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Spanish scientists use cutting-edge technology to uncover cave paintings


A team from the Cantabria Museum of Prehistory in northern Spain is using cutting-edge technology to uncover Paleolithic cave paintings in an area that includes the UNESCO World Heritage Altamira site.

Spanish scientists use cutting-edge technology to uncover cave paintings
Part of an area being scanned by scientists at Los Murciélagos, a cave in Cantabria 
[Credit: Museo de Prehistoria y Arqueología de Cantabria]
Led by researcher Roberto Ontañón the team has used non-destructive and non-invasive techniques to extract information about geometric drawings and their underlying surface shapes and color in four caves. Using photometric techniques that involve computational cameras, they have captured a series of images under different light angles, recovering measurements of brush and tool marks in the process.

Ontañón says there are some 70 caves with paintings in the Cantabrian mountain range, and that his team will use photometric techniques to continue uncovering them.

“Our goal is to visit the caves and use the latest technology to uncover walls that have been painted or decorated but where these marks cannot be seen with the naked eye. These discoveries will add to the map of art in this area,” says Ontañón, one of Spain’s leading prehistorians and an advisor to UNESCO.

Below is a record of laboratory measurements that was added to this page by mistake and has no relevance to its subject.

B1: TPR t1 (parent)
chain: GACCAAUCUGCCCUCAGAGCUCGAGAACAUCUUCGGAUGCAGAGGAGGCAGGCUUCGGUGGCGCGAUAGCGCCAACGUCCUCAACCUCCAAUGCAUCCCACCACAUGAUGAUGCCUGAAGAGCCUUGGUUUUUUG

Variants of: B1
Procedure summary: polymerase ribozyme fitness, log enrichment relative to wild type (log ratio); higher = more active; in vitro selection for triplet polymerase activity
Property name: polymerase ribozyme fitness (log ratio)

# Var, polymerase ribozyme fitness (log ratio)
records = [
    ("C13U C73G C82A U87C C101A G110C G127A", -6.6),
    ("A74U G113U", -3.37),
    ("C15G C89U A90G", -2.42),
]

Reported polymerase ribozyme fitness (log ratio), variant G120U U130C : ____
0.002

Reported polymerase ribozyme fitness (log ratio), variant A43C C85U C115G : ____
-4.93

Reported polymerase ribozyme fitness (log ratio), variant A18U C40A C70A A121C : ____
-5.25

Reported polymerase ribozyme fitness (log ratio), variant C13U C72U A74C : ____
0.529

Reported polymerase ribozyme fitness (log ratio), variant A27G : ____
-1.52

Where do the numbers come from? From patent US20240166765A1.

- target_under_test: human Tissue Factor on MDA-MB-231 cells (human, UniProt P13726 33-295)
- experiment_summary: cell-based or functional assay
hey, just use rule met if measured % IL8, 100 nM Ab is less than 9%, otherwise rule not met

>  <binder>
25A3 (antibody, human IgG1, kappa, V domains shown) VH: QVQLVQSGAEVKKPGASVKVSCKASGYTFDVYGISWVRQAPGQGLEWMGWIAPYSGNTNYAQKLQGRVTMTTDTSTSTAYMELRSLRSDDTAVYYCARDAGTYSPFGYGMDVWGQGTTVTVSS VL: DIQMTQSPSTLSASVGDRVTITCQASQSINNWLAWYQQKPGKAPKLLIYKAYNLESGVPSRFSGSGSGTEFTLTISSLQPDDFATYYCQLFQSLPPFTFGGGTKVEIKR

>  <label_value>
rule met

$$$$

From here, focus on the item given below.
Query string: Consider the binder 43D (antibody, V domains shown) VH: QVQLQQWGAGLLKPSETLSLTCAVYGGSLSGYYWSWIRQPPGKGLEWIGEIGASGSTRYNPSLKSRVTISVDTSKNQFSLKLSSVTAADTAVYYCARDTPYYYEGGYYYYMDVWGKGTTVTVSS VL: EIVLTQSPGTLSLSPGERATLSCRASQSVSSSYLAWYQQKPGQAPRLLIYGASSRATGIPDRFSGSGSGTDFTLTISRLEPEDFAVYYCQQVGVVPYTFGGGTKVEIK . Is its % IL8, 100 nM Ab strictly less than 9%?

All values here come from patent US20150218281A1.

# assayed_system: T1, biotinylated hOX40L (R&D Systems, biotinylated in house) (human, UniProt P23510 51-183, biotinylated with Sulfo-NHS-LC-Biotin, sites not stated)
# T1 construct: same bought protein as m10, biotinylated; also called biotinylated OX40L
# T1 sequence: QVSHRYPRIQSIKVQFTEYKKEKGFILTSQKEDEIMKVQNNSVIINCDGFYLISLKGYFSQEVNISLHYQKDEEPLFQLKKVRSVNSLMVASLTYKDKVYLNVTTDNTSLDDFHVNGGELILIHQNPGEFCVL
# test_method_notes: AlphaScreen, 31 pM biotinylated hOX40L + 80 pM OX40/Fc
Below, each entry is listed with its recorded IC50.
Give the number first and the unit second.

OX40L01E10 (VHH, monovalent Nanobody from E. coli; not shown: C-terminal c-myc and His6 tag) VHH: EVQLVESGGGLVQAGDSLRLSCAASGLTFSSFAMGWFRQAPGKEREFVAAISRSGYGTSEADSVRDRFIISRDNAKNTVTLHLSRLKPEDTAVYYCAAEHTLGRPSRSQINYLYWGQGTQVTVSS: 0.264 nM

The four sites where art has been found are El Rejo (Val de San Vicente), Las Graciosas (Medio Cudeyo), Los Murciélagos (Entremabasaguas) and Solviejo (Voto). The project is being funded by the regional government of Cantabria. The majority of the decorations are simple geometric patterns using red and ochre that are difficult to discern in deep caves many thousands of years after they were created.

Spanish scientists use cutting-edge technology to uncover cave paintings
An image of a deer created through photometric techniques from the El Rejo cave in Cantabria 
[Credit: Museo de Prehistoria y Arqueología de Cantabria]
The research team is also using lasers and 3D scanners to recreate the features inside the caves, coupled with a range of photographic techniques to create high-definition, three-dimensional images. Aside from a few drawings of deer in one cave, the majority of the images are simple geometric designs.

The drawings have been dated back to between 22,000 and 28,000 years ago, making them significantly older than the bison of Altamira, which were painted around 16,000 years ago. Scientists have dated other cave art in Cantabria back 40,000 years, making them among the oldest so far discovered on the planet.

Cantabria’s mountains host one of the largest concentrations of prehistoric art in the world. “It was a very good place to live during the Ice Age,” says Ortañón. “The Cantabrian Sea warmed up the climate and vast herds of wild animals such as horses passed through that narrow strip between the sea and the mountains.”

The Altamira caves host the largest legacy of prehistoric art in the area, and their discovery in 1868 changed our views of humanity, establishing that our most distant ancestors thought and expressed themselves in ways similar to our own, and had their own concepts of spirituality.

Author: Guillermo Altares (transl. Nick Lyne) | Source: El Pais [September 14, 2017]
TANN

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